Beyond the most basic definition as ‘the study of signs’, there is considerable variation among leading semioticians as to what semiotics involves. One of the broadest definitions is that of Umberto Eco, who states that ‘semiotics is concerned with everything that can be taken as a sign’ (Eco 1976, 7). Semiotics involves the study not only of what we refer to as ‘signs’ in everyday speech, but of anything which ‘stands for’ something else. In a semiotic sense, signs take the form of words, images, sounds, gestures and objects. Contemporary semioticians study signs not in isolation but as part of semiotic ‘sign-systems’ (such as a medium or genre). They study how meanings are made and how reality is represented.
Theories of signs (or ‘symbols’) appear throughout the history of philosophy from ancient times onwards (see Todorov 1982), the first explicit reference to semiotics as a branch of philosophy appearing in John Locke’s Essay Concerning Human Understanding (1690). However, the two primary traditions in contemporary semiotics stem respectively from the Swiss linguist Ferdinand de Saussure (1857–1913) and the American philosopher Charles Sanders Peirce (pronounced ‘purse’) (1839–1914). Saussure’s term sémiologie dates from a manuscript of 1894. The first edition of his Course in General Linguistics, published posthumously in 1916, contains the declaration that:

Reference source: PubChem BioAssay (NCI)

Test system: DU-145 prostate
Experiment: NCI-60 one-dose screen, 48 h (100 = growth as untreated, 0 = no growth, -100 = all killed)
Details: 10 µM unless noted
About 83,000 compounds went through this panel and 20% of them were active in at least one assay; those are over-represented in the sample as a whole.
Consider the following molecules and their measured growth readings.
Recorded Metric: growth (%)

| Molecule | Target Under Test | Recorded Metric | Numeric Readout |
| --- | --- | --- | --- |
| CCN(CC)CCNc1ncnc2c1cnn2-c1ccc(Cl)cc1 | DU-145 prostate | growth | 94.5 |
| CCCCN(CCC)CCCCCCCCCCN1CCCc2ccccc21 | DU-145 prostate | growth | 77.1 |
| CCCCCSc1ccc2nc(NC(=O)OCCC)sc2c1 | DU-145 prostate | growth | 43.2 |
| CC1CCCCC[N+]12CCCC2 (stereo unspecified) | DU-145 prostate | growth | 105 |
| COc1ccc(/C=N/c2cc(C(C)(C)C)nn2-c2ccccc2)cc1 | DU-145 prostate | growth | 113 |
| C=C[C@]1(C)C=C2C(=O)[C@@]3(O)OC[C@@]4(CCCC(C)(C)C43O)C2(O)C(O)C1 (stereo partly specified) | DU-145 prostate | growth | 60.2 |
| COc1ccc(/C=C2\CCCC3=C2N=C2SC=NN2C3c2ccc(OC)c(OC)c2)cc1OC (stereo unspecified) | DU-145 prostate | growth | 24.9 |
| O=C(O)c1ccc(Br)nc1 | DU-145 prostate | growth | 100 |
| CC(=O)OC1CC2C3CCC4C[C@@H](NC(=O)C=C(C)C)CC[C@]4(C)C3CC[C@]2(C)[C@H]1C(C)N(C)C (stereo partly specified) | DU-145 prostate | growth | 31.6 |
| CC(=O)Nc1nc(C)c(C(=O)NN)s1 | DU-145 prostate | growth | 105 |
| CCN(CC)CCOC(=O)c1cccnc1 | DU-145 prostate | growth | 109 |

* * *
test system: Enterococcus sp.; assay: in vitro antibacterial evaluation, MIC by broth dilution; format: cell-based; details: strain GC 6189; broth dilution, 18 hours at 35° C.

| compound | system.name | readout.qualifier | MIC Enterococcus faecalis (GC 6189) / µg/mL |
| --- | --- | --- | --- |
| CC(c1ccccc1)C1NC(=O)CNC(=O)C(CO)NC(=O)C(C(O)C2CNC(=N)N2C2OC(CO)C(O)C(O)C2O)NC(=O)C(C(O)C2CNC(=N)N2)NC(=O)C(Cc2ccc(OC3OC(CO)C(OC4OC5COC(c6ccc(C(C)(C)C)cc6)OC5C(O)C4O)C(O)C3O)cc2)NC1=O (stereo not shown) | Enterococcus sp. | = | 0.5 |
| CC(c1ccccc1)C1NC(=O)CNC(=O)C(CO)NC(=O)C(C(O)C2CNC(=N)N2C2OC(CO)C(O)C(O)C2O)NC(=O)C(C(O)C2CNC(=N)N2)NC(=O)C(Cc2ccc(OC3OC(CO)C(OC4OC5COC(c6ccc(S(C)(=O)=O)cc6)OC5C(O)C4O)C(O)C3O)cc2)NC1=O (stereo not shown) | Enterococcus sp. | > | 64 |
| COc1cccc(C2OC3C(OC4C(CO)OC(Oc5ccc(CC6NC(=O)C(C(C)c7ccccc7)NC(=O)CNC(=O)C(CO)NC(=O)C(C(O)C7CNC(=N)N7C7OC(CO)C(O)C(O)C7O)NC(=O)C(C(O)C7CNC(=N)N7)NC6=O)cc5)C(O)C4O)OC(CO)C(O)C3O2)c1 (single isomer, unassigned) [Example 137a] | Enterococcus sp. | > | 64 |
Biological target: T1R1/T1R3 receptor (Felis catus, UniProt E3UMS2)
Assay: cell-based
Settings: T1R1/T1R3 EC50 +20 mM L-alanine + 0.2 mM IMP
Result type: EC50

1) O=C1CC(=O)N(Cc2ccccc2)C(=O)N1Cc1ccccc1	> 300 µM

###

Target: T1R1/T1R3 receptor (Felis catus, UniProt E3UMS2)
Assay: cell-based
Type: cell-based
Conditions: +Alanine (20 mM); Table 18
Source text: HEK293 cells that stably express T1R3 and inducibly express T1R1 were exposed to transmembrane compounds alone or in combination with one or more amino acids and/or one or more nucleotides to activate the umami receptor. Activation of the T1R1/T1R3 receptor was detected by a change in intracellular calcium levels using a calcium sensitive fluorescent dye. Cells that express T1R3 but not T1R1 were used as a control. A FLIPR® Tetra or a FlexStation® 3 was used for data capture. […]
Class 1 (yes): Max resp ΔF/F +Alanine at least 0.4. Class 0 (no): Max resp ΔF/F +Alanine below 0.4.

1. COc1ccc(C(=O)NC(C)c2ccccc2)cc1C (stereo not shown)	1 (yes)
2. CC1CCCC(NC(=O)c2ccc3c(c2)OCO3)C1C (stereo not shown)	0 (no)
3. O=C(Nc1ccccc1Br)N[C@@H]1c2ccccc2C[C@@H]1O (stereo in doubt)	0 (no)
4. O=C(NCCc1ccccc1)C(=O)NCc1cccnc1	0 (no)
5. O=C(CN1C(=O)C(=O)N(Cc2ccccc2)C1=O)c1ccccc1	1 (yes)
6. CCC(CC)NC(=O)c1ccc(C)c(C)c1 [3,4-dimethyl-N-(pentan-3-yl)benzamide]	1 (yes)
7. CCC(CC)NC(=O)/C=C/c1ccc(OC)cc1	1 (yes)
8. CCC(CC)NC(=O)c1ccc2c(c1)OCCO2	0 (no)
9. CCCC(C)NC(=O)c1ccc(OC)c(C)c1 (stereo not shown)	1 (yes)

It is . . . possible to conceive of a science which studies the role of signs as part of social life. It would form part of social psychology, and hence of general psychology. We shall call it semiology (from the Greek se¯meîon, ‘sign’). It would investigate the nature of signs and the laws governing them. Since it does not yet exist, one cannot say for certain that it will exist. But it has a right to exist, a place ready for it in advance. Linguistics is only one branch of this general science. The laws which semiology will discover will be laws applicable in linguistics, and linguistics will thus be assigned to a clearly defined place in the field of human knowledge.
(Saussure 1983, 15–16)